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Police reports reveal more about neglect

by David Cole
| December 8, 2010 8:00 PM

COEUR d'ALENE - Two nearly 2-year-old twin girls appeared to be held in near constant isolation in a bedroom with bruises, burns and cuts that were infected, police reports revealed Tuesday.

Their mother, 26-year-old Elisabeth C. Crossley, was arrested Sunday and charged with two counts of felony injury to a child for the treatment of the children. The girls were taken from the mother at her apartment at 1201 N. Lincoln Way in Coeur d'Alene, and placed into the custody of the Idaho Department of Health and Welfare. The girls turn 2 on Dec. 14.

A passer-by walked by the girls' bedroom window and saw the conditions they were living in - naked, no blankets or bedding, lying face down on dirty carpet with garbage, including diapers, strewn about. Police would later find the walls smeared with fecal matter and the carpet soaked with human waste.

"As soon as I stepped into the room, I was overwhelmed by a choking-feces and strong ammonia-and-urine odors," one officer wrote in his report. "I was unable to breathe and began retching."

The girls were covered in feces.

Police reports said couch cushions were secured to the girls' bedroom door to muffle any sound coming from the room into the rest of the 800-square-foot, two-bedroom apartment.

An electrical outlet had no cover in the room. An electric baseboard heater was removed, exposing the girls "to the at times very hot element," a report said.

Officers found vertical claw marks in the paint and drywall, "as if the girls had been trying to claw their way out of the room in desperation."

The girls' grandmother, Ruth K. Cassidy, who also lived in the apartment, told police the girls had been without a bed for six months to a year. An arrest warrant has been issued for Cassidy.

Crossley was unemployed when she was arrested, and had been living off $450 a month in food stamps. Her mom and the two kids were the only people living with her.

She filed for divorce in August from the girls' father, Scott L. Crossley, claiming he was abusive, used multiple drugs, wasn't responsible and was unable to provide for the girls' needs, according to documents filed in Kootenai County court.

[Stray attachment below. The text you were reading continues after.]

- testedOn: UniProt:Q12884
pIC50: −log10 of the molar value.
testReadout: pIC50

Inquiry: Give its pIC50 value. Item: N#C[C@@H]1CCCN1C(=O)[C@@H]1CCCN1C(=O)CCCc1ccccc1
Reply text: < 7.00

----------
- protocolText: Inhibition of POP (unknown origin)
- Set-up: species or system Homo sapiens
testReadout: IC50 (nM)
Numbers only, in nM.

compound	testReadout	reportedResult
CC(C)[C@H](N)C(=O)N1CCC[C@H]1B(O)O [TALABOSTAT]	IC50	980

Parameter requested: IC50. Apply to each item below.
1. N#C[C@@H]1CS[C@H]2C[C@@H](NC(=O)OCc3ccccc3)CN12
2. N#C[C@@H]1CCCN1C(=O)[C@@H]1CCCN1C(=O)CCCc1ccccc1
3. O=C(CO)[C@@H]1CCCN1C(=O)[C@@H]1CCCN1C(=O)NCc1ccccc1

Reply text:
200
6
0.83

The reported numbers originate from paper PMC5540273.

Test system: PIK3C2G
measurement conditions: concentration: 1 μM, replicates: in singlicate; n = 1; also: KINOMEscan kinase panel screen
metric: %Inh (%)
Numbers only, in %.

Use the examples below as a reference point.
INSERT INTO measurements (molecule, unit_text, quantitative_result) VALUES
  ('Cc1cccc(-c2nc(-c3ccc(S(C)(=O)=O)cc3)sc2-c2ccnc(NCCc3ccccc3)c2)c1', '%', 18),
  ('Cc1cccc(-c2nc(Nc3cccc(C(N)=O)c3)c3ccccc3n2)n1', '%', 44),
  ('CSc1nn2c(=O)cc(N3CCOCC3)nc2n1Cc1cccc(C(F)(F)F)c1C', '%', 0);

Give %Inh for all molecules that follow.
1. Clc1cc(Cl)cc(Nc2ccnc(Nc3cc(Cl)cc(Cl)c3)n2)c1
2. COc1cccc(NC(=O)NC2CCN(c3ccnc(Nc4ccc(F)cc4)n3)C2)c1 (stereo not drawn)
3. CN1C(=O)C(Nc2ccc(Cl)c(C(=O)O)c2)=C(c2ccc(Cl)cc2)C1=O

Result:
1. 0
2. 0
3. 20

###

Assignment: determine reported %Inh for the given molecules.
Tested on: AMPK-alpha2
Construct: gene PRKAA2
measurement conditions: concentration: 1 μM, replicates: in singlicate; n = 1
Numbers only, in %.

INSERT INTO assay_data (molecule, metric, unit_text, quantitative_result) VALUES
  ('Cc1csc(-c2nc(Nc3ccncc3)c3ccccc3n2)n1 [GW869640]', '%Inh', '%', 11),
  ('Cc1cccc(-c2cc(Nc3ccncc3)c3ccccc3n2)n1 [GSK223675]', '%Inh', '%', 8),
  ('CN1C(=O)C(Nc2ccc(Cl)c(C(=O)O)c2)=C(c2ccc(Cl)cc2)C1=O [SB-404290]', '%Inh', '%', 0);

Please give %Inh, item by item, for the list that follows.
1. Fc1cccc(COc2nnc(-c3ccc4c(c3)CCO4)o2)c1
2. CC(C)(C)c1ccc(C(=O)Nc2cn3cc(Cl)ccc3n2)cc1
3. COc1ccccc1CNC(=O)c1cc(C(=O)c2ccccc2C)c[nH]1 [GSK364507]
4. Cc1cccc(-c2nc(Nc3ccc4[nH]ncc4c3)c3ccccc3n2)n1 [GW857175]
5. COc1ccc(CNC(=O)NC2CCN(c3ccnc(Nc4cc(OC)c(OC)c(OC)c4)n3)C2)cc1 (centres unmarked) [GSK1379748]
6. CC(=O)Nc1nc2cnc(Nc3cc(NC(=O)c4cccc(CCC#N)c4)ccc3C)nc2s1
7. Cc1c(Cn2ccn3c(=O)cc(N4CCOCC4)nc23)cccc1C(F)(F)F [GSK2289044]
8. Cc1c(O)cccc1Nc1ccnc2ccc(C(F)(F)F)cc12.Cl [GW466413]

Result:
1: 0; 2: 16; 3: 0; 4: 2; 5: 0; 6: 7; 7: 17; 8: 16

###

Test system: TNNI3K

The couple were married in December 2002 in San Diego. In the divorce documents, she said he lives in California.

The documents said she was working at Center Partners making $9.50 an hour before she quit to work on acquiring new skills to work with computers.

The mother told police she had not cleaned the carpets in the room because it was too cold outside to open the window. She had a carpet steam cleaner in the apartment. Also, the stay-at-home mom said the girls make a mess on their bedroom walls with the fecal matter faster than she can clean it off.

According to the police reports, the girls had multiple red and infected looking scratches on their torsos. One girl had bruises on her back.

"It appeared she had been whipped on her back several times with an object, leaving distinct uniform bruises about a half-inch to three-quarters of an inch wide and about one inch long," a police report said.

The two women explained other bruises by saying the girls often ram their bodies against walls and furniture.

Cassidy used the injuries to tell the difference between the girls, she told police.

The officers also noticed the girls had poorly developed language skills for their age, hardly talking or making noises while in their presence.

Nurses at Kootenai Medical Center, who examined the girls, located areas on the backs of both girls' heads where hair was burnt or rubbed off. One girl's hairless spot on her head was swollen outward into a lump about three-quarters of an inch high, and was oozing pus, a report said.

A box spring was wedged in the closet to keep the girls from pounding on the wall.

The report said neighbors had made multiple complaints about noise coming from the apartment.

Apartment neighbors interviewed by The Press Tuesday said the girls regularly were heard screaming and crying. One woman, who didn't want to be identified, said some neighbors were feeling guilty that no one called authorities.

Neighbor Justin Chambers said, "I never heard them quiet."

Chambers, who has four kids of his own, was surprised he didn't see the girls outside playing in the snow like other youngsters.

"I never saw those kids outside," he said.

Apartment resident Matthew Brown - older brother of 26-year-old Tony Brown, who with his girlfriend, Brandy Conklin, reported the girls' living conditions to police - said, "Little kids are sacred."

He said when he looked in the window they would just be walking in circles in their bedroom. He was blown away by the apparent neglect.

"It was like they were locked up," Brown said.

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